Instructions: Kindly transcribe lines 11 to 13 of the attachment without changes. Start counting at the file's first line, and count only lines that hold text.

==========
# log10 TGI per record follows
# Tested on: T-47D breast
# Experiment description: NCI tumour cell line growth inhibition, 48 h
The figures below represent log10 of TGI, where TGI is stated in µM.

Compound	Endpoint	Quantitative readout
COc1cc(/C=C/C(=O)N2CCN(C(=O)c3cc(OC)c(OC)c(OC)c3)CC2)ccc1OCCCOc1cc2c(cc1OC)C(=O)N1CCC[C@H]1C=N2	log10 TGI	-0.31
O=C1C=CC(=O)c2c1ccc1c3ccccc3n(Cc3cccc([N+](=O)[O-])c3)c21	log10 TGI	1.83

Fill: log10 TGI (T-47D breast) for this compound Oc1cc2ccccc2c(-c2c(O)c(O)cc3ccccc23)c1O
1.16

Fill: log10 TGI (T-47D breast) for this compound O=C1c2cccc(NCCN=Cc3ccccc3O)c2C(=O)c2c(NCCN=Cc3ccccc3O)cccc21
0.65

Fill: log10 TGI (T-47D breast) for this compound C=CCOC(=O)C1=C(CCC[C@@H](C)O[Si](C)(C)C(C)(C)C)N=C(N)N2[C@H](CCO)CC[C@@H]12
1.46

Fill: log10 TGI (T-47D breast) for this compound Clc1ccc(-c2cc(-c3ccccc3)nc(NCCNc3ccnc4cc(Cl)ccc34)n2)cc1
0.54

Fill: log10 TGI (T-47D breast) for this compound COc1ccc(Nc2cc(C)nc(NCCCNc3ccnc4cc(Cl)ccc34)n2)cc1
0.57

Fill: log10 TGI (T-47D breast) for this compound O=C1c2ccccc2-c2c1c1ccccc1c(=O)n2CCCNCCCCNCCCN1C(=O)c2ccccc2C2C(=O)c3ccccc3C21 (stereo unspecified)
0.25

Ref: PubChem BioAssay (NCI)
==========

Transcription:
0.65

Fill: log10 TGI (T-47D breast) for this compound C=CCOC(=O)C1=C(CCC[C@@H](C)O[Si](C)(C)C(C)(C)C)N=C(N)N2[C@H](CCO)CC[C@@H]12
1.46